What makes a dad a real dad? It’s not just making corny jokes, telling embarrassing stories, or even sharing the same DNA. It’s being an example. It’s teaching your children who they are and whose they are.
President Russell M. Nelson invites youth around the world to do these five things now to prepare for the second coming of Jesus Christ.
My task of documenting President Nelson’s trip to eight cities on three continents in 11 days was serendipitous—it was filled with the repeated discovery of unexpected treasure. Watching President Nelson through the Church News window gives me the desire to minister in the moment, with the deliberateness of feeling at home with all of God’s children.
It’s easy to feel overwhelmed by all we are asked to do, but doing better doesn’t always mean doing more. You don’t have to do it all, you are never done, and you can be okay with that. As we seek the Lord’s will and strive to do it, we are assured that every small effort is accepted.
Whatever our age, our situation, or our need, I hope that each of us can experience ministering and being ministered to as the Savior would. Here are three ideas to help us know how.
During the April 2018 General Conference, President Russell M. Nelson spoke of “opening a new chapter in the history of the Church” announcing significant changes and counsel to help members become more like Jesus Christ.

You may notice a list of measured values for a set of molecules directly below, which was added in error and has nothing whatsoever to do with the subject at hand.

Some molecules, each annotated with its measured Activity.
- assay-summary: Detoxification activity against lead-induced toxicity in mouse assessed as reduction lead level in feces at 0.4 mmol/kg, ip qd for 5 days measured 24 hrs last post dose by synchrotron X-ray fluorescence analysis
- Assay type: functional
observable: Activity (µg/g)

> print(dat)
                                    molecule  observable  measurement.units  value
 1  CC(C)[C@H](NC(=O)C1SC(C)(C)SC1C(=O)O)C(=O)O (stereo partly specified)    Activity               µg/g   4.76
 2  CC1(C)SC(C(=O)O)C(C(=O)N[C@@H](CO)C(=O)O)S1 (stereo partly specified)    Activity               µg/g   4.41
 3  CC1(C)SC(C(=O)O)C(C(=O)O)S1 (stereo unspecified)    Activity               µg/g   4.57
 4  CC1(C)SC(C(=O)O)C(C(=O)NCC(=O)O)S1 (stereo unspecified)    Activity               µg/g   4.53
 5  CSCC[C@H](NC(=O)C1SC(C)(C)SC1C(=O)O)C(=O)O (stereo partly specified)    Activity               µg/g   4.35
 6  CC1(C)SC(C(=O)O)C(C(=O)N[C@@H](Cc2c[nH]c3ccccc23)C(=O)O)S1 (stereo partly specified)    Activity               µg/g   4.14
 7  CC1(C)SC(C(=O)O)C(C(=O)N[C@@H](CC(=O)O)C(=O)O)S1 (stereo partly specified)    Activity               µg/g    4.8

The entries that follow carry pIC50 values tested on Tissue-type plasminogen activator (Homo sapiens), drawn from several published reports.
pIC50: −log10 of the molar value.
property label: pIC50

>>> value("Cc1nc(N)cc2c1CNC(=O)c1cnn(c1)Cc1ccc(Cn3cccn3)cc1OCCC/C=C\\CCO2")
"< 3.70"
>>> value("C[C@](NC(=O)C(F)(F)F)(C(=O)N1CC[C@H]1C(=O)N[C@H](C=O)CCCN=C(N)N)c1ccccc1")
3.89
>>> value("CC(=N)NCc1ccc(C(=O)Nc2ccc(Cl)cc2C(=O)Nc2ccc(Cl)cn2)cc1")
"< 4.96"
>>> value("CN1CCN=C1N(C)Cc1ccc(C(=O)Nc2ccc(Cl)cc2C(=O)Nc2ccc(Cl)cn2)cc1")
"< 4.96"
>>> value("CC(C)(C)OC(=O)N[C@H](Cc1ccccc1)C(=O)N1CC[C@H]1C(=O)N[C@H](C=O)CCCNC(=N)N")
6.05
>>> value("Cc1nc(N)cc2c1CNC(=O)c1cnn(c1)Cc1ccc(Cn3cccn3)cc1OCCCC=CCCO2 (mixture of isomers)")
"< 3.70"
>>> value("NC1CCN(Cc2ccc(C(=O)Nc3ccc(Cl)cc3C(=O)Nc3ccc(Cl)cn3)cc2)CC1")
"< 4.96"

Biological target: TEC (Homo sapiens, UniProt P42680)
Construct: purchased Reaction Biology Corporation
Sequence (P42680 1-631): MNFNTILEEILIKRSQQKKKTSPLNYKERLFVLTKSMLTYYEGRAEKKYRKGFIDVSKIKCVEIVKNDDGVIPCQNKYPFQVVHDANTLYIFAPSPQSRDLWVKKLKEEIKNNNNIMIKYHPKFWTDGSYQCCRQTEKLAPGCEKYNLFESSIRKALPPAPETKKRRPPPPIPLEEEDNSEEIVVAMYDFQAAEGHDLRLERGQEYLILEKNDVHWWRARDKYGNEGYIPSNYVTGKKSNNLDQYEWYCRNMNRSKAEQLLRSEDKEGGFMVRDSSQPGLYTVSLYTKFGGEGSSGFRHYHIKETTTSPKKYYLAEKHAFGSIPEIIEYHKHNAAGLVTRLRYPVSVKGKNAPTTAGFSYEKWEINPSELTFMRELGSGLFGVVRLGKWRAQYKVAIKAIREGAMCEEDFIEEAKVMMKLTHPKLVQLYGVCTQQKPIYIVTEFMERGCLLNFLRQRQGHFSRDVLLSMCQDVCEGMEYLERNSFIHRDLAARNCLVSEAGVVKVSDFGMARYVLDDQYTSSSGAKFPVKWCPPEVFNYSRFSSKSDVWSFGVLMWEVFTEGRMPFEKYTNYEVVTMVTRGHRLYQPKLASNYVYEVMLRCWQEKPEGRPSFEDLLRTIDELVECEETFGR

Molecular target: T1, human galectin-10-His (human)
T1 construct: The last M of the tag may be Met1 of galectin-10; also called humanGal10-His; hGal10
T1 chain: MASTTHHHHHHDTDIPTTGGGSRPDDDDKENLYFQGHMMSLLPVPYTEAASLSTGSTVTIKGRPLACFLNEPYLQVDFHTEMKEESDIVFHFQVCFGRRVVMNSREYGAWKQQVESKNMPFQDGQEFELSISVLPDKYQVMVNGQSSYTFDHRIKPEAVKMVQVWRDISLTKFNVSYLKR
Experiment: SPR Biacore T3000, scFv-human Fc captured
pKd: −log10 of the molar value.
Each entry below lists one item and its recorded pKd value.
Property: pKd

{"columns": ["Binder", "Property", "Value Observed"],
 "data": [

What IS the role of women in the Church? If men have the priesthood, what do we have? I have wrestled with those questions. It has been an ongoing journey, but a few insights have helped illuminate my understanding.
It helped me immensely to realize that wrestling with questions is good. It doesn’t necessarily lead away from gospel truths; rather, it can help us gain greater insight and understanding.
To anyone who feels they don’t fit in at church—you truly do. We all have imperfections, and we all need each other’s support.
I know God always wants a close connection with me, so what keeps me from keeping that connection constant?
President Russell M. Nelson and the painting displayed during the historic event announcing the new First Presidency both shared the same message: hope in Christ.
Ann M. Dibb, daughter of President Thomas S. Monson, shares memories of her father.
In an increasingly dark world, we can be a bright light to those around us and a shining example of Christlike love.
Step away from the shadows of the world and into the everlasting Light of Christ. I testify that He is always there, even when you can’t see or feel His light.
Just a few weeks ago at general conference, I urged you to think about three related questions: First, what would your life be like without the Book of Mormon? Second, what would you not know? And third, what would you not have?
Two Apostles have spoken of how they accepted the prophet’s invitation to read, study, and ponder the Book of Mormon each day and how doing so has blessed their lives.
So, why pray? Why every morning? Why every night? Does it even matter?